Real property security: The methods and documentation required to perfect a security interest in real property across common law jurisdictions in Canada are largely prescribed by various provincial and territorial statutes and regulations, and vary from one common law jurisdiction to another. However, real property security is most often taken by way of a simple mortgage document, for which many Canadian lenders have a standard form or by way of a debenture which may or may not create a charge on personal property as well as real property. The presence of language charging personal property in a debenture does not impact registration or perfection requirements under real property statutes. The real property statutes of the Canadian common law jurisdictions stipulate to varying degrees certain essential terms, information and forms that a registrable mortgage or debenture must have.
Real property security can be burdensome to put in place, particularly when many real property assets are involved. While most of the common law jurisdictions in Canada charge only nominal amounts for registration of mortgages or debentures, in the province of Alberta the cost of registering a mortgage or debenture includes a nominal fee plus a fee based on the principal amount secured by the underlying mortgage or debenture. Given that taking real property security can be burdensome and expensive in certain of the common law jurisdictions in Canada, the value of the real property assets should be considered before real property security is taken.
Quebec: The Civil Code of Quebec sets out a comprehensive regime governing the creation and opposability to third parties (perfection) of liens, establishes the priorities among them and sets out the rights and remedies of secured creditors on enforcement.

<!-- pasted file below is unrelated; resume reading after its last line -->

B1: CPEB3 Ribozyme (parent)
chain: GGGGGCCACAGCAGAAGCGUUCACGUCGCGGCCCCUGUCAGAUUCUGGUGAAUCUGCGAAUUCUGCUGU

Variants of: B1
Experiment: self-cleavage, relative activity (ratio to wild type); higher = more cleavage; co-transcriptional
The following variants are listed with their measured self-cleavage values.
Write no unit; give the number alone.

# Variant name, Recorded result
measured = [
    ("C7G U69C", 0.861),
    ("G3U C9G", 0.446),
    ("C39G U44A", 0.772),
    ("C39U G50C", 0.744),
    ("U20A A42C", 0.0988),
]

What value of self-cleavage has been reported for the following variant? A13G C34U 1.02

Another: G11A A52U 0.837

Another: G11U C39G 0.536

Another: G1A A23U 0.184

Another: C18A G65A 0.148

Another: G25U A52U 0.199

In Quebec, the only conventional security that can be created is by way of a hypothec. A hypothec can secure any obligation and may be granted on all present and future movable (personal) and immovable (real) property of a grantor or on specific assets or categories of assets. In the case of movable property, a hypothec can be granted with delivery (a pledge) or without delivery. In order to be valid, a hypothec must be granted for a specific amount, expressed in Canadian dollars. Typically, the hypothec is granted for an amount exceeding the principal obligations secured at the time it is executed, in order to account for obligations that may fluctuate in time, such as:
- hedging obligations;
- potential increases to the financing in the future (including any contemplated accordion or incremental credit facilities); and
- currency fluctuations in the primary obligations owed to the creditors.
National Bank Act security: Section 427 of the Bank Act (Canada) allows certain banks regulated under that legislation, including authorised foreign banks, to take security over the inventory of certain debtors, including manufacturers, farmers and aquaculturists. The current scheme has existed in substantially similar form for at least a century and is being used with decreasing frequency. In order for a qualified bank to obtain Bank Act security, the debtor must enter into:
- an application for credit;
- a notice of intention;
- a grant of security over inventory; and
- an agreement concerning loans and advances.
The foregoing documents are fairly standard form documents and are not often negotiated.